In the Screenwriting minor, students learn the art of screenwriting through courses that focus on writing, film history, film genres, and filmmaking production, all of which combined, teach cinematic storytelling skills. The minor requires six courses: CRWR 240, CRWR 342, FILM 221, FILM 325, one additional FILM course, and FVA 200.
INTRODUCTION TO VISUAL MEDIA
This lecture course is an introduction to the history and methodology behind the digital processes of a broad range of visual media such as in advertising, filmmaking, photography, and video art.
STOP MOTION ANIMATION
Takes the student through various aspects of stop motion animation. Includes analyzing animation shorts, developing concepts, and the production of stop motion animations. Emphasis is on conceptualization, creativity, and visual aesthetics. Intended for beginners (experience with creating videos or films is not necessary).
DIGITAL FILM AND VIDEO I
Introduces students to the basics of digital filmmaking. Topics include the principles, techniques, and fundamentals of the development stage of digital filmmaking, including storyboards and treatments, as well as film production and post-production. Students will engage in film screenings and technical demonstrations related to visual storytelling and editing.
SOUND FOR THE SCREEN
A concept-driven course where students learn the principles of sound design techniques such as folley sound, building soundtracks, using field recorders, and related sound editing software. This course will help students to understand sounds in the world around us and how they play a part in creative film and sound-based projects.
EDITING AND POST
This post-production course emphasizes editing techniques such as color correction, understanding pacing and tone, visual effects, and sound editing for film. The course focuses on editing for a variety of film genres and how to utilize editing as a transformative tool to combine both visuals and sound elements to covey a specific meaning or story. Prerequisite: FVA 200.
FILM AND VIDEO ARTS COLLOQUIUM
Students are required to successfully complete the non-credit Colloquium for a total of two semesters through academic experiences such as WRLC and Crossing the Frame Productions. Enrollment in other similar academic experiences on or off campus can be accepted with departmental approval. Pass/Fail. Non-credit.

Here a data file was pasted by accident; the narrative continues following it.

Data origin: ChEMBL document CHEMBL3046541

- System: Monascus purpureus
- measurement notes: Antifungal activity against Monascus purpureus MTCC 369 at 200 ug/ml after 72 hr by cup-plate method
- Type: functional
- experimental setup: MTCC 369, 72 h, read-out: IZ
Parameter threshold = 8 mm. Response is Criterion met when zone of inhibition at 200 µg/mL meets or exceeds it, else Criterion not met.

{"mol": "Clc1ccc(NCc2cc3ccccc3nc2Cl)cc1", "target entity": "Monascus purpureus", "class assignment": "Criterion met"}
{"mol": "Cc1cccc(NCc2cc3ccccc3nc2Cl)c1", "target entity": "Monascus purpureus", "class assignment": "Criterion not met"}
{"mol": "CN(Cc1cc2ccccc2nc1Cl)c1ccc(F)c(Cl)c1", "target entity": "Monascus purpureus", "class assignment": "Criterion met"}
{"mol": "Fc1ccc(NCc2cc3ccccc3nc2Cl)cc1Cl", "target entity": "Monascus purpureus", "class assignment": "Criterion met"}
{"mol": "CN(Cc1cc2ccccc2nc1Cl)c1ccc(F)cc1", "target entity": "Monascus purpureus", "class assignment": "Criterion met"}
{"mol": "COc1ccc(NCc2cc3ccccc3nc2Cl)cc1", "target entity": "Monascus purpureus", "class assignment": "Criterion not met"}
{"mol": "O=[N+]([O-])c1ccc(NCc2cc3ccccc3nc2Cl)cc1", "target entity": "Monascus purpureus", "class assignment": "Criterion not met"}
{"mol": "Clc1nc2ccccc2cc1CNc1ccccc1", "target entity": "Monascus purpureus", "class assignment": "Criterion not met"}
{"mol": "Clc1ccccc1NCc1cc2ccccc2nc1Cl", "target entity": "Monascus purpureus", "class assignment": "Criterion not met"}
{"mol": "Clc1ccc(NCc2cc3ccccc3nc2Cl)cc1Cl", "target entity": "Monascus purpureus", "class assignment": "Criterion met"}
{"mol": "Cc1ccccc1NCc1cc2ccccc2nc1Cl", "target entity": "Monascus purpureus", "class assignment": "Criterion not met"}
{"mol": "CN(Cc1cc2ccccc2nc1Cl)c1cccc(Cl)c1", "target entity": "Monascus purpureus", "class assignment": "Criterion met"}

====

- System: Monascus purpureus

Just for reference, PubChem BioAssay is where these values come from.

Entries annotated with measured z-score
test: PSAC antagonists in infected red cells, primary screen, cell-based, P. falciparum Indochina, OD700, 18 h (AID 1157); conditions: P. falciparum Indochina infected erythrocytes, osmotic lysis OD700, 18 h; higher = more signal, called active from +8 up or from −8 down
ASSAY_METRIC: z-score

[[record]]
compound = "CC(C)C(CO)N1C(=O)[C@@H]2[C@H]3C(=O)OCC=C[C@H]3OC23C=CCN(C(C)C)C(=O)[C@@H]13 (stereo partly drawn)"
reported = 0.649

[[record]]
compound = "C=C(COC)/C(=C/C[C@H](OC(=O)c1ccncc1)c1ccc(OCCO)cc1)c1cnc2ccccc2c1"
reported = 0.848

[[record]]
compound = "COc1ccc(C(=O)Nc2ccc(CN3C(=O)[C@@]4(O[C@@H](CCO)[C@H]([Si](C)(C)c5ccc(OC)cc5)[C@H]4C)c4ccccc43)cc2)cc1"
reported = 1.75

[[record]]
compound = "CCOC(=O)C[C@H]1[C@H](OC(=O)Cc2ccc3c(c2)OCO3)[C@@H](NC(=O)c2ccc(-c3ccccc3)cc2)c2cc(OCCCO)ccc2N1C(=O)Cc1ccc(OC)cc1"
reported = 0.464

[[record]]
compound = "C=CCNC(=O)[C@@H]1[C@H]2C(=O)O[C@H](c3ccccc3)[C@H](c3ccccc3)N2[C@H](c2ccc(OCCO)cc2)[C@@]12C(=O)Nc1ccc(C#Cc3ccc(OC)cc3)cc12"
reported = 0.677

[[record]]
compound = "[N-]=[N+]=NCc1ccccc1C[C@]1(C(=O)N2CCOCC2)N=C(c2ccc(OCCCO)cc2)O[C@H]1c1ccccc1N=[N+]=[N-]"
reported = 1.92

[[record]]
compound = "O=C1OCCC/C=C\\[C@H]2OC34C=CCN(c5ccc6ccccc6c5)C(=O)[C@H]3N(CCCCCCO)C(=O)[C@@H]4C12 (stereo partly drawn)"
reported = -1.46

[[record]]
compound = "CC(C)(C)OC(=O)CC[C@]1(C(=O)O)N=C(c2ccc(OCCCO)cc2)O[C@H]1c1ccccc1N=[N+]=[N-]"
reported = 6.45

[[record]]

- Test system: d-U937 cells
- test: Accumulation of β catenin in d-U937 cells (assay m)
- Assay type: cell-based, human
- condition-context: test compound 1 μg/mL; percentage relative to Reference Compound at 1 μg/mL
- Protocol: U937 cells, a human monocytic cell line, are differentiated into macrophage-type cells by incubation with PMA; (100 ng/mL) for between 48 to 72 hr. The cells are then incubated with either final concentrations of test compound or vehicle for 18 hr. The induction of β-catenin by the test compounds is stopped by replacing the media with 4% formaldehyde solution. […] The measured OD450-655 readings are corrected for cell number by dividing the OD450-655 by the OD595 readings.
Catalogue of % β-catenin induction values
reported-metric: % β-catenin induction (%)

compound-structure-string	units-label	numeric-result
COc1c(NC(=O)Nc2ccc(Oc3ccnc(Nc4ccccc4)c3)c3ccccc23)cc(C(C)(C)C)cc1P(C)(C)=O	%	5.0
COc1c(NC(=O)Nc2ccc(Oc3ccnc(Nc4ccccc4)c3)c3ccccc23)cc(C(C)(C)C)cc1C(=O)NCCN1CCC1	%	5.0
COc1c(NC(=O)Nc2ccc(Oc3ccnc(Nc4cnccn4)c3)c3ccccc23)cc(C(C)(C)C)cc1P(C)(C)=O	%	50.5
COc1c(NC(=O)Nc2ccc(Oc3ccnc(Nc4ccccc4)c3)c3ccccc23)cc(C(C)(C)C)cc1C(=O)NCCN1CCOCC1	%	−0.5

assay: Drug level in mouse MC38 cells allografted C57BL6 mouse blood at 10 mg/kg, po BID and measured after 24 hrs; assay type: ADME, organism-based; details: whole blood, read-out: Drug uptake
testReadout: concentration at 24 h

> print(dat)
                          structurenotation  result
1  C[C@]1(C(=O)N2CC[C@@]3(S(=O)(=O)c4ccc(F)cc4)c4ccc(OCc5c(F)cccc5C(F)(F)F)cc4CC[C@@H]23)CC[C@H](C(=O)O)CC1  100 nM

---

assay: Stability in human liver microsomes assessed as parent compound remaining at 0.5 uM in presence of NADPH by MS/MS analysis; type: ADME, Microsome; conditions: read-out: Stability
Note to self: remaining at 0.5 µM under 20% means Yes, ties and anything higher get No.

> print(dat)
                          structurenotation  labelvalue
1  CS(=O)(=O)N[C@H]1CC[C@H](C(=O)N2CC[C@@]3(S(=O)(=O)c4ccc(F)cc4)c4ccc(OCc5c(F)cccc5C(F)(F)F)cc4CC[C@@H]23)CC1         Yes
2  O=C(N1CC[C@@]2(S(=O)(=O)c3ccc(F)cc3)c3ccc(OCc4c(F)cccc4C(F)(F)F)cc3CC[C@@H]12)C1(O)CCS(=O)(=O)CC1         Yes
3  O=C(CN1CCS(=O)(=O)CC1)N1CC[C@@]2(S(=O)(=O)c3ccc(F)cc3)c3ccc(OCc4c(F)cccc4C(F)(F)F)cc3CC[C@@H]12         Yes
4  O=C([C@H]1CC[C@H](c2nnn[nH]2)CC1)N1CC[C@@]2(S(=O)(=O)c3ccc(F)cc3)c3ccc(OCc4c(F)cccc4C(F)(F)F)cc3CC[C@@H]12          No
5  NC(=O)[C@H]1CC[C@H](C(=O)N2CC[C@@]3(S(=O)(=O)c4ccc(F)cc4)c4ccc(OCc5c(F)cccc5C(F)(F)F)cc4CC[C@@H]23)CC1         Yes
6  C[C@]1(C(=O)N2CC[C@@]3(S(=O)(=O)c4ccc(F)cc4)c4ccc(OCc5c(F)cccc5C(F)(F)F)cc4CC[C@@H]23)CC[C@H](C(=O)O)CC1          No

DIGITAL FILM AND VIDEO II
A continuation of the skills developed in FVA 200, including film and video project research, title sequences, and color grading. An introduction to digital image manipulation and motion graphics as they apply to film and video. Prerequisite: FVA 200 or consent of instructor. ART 243 is strongly recommended but not required.
THE MOVING IMAGE IN SERIES
This production course prepares students to work with the moving image as a series of video shorts that stem from one concept or idea. The course is strongly encouraged for the FVA major; it aids in preparation for the senior project. Prerequisite: FVA 200.
An introduction to fiction filmmaking through lecture, screenings, and hands-on demonstrations. Principles of cinematography, technical processes, and continuity editing are covered. Students also discuss storytelling techniques and analyze the techniques used by established filmmakers. Prerequisite: FVA 200. FILM 221 is recommended but not required. Alternate years.
VISUAL MEDIA IN THE DIGITAL AGE
The historical study of new media, with emphasis on video and interactive art forms, in relationship to the development of television, the World Wide Web, and social networks. Cross-listed as ARHI 320. Fulfills Domestic Cultural Diversity Requirement. Alternate years.
Through a combination of lecture, screening, and hands-on demonstrations, this course familiarizes students with planning, writing, developing, and shooting non-fiction films. Students also discuss storytelling techniques and analyze the techniques used by established filmmakers. Prerequisite: FVA 200. Alternate years.
SPECIAL TOPICS IN FILMMAKING AND VIDEO